So far this season, the players on the field haven’t been able to execute Ohio State’s defensive scheme to the championship-caliber standard that’s expected, so there’s reason to believe the Buckeyes need to make changes to at least one if not both. What’s uncertain is whether there’s players on the bench who could execute the scheme better or if there’s a different scheme that could better fit their current starters’ strengths.

Ultimately, the responsibility for finding those answers falls primarily upon Day as the head coach and Coombs as the architect of the Buckeyes’ pass defense, and Coombs said he takes personal responsibility for all the big plays Ohio State gave up on Saturday.

“I think sometimes we press, we look to make a bigger play than what exists for us in the structure of our defense, and it’s really important that I do a better job of coaching that and making sure that we all understand, we don’t need to go necessarily all the make plays, we need to make sure that we’re not chasing something that’s not there that creates a big play,” Coombs said.

“I have to do everything better. Whatever you see on the field is a reflection of what you’ve taught and how you’ve taught. And so, when any player at any position makes a mistake, as his coach, you should take that personally, and I do. Those are things that I have to fix. And I have to do a better job. And I think it’s important that I tell the kids all the time that it’s my opinion that when we make a mental mistake, that’s my fault. That’s something that I didn’t get coached well enough, that I didn’t get taught well enough, and that’s my responsibility. And so that’s where we’ve gotta see improvement this week.”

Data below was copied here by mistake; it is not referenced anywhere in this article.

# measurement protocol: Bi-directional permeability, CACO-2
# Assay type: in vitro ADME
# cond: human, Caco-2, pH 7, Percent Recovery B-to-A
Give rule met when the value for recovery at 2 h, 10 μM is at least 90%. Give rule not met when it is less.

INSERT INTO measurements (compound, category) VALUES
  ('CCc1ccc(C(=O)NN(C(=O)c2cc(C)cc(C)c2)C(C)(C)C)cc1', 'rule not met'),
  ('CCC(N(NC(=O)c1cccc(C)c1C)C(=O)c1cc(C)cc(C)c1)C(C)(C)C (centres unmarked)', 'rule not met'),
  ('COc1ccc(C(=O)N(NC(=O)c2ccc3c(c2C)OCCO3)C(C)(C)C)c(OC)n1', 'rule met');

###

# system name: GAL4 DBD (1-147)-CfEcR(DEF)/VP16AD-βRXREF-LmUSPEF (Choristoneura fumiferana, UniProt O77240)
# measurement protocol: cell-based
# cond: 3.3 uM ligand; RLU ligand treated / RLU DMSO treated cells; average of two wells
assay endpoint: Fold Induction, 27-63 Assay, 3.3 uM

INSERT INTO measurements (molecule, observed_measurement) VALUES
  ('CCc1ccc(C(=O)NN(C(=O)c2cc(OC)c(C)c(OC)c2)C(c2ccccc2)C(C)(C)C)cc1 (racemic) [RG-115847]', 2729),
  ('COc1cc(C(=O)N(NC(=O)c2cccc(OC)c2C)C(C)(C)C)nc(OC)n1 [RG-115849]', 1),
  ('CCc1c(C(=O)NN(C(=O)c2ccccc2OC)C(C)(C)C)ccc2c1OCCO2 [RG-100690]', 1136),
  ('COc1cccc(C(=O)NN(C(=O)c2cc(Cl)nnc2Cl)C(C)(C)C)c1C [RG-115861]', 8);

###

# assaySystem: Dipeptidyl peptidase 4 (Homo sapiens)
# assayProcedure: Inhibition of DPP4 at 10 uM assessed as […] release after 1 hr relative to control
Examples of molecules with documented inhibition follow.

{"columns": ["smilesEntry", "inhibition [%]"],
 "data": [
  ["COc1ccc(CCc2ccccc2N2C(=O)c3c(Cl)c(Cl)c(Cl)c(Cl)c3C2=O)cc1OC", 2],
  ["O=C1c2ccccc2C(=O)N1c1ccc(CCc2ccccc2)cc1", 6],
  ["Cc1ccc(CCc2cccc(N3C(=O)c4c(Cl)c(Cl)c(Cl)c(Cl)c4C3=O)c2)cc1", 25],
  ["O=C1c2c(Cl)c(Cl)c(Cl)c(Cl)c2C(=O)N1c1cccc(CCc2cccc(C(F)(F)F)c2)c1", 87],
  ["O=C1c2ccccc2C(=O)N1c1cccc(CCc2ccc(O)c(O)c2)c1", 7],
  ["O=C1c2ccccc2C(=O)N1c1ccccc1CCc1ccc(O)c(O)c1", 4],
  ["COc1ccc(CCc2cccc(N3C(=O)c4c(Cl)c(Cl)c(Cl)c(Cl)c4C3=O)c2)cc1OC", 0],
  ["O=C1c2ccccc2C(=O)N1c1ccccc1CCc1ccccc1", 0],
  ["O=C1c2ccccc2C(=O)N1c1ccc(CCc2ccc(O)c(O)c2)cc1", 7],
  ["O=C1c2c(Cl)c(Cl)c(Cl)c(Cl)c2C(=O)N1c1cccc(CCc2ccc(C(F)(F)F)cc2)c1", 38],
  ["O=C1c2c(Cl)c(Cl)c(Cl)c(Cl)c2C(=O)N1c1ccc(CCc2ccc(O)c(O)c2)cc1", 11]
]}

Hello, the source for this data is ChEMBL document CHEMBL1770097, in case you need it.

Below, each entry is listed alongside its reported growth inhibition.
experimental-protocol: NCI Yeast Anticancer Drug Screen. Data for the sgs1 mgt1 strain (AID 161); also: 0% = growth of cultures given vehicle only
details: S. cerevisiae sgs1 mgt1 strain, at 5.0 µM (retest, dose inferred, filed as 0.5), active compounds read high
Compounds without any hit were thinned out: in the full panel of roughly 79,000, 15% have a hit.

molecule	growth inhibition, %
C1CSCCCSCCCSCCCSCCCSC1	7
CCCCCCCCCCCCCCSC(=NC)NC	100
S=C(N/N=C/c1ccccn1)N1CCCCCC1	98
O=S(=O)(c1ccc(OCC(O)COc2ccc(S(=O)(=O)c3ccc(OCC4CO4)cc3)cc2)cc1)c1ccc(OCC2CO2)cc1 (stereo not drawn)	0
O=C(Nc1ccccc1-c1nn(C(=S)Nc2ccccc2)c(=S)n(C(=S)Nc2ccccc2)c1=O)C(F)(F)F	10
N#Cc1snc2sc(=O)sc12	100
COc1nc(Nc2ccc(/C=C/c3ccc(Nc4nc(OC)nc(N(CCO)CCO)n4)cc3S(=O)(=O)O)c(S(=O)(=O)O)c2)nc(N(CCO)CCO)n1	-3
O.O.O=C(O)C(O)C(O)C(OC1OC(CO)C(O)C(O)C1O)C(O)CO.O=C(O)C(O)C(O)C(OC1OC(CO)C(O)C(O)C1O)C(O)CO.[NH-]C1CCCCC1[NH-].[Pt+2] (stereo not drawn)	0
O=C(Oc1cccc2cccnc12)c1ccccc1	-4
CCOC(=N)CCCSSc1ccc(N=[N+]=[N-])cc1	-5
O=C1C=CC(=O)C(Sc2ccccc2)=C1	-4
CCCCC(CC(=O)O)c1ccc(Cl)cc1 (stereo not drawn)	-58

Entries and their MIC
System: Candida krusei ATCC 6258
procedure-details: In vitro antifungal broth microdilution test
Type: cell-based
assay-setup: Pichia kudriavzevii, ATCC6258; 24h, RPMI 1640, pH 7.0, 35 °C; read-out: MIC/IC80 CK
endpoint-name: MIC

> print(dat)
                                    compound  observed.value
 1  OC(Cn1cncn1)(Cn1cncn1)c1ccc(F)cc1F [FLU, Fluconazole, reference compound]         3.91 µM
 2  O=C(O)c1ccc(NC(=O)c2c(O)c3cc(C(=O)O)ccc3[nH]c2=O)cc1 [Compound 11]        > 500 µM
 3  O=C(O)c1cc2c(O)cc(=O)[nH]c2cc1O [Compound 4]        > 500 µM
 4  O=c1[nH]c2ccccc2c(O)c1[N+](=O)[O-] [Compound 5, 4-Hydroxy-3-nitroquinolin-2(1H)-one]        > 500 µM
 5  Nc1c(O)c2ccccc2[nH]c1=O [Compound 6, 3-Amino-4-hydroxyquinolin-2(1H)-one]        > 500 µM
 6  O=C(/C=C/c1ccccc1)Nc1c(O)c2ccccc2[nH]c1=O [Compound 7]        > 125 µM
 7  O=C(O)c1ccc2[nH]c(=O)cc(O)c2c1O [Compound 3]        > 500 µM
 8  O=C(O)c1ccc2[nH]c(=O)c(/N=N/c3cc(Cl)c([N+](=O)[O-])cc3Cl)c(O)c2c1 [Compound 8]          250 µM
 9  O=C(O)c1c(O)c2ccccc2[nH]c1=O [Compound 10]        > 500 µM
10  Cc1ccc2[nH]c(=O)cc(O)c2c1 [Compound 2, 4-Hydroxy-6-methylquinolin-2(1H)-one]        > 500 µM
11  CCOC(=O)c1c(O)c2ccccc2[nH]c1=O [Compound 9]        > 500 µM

Ohio State’s issues in pass defense, which currently ranks 115th in the Football Bowl Subdivision in passing yards allowed per game, shouldn’t be pinned solely upon the secondary – middle linebacker Tuf Borland said Tuesday that “this is a collective problem as a whole defense” – but it does seem to be where most of the mistakes are being made. 

Although Ohio State had only two sacks against Indiana, its pass-rush did generate 28 pressures and 10 knockdowns against Hoosiers quarterback Michael Penix Jr. according to Coombs, so Ryan Day thinks the Buckeyes’ defensive line is doing a good job, even though they would like to finish more pressures with sacks.

“I feel like we were winning and getting our pressures, but what we try to be really critical of is how can we be a second faster, a step faster, just a little bit, .1 second or a step faster so that we can get that ball out and get a sack or get a sack-fumble and make plays for our team,” defensive end Jonathon Cooper said Tuesday. “So we just still have to look at the film critically and figure out what we can do better.”

One way or another, the Buckeyes have to make improvements to their passing defense to avoid giving up the kind of big plays that Indiana hit and that could certainly lead to losses going forward if other teams can make the same kind of plays against them.

Day is expressing optimism that the Buckeyes can fix the issues that have them plagued them in that phase of the game so far this season.

“I know that we can correct them,” Day said. “I know we have the right scheme. Now we just have to go do it.”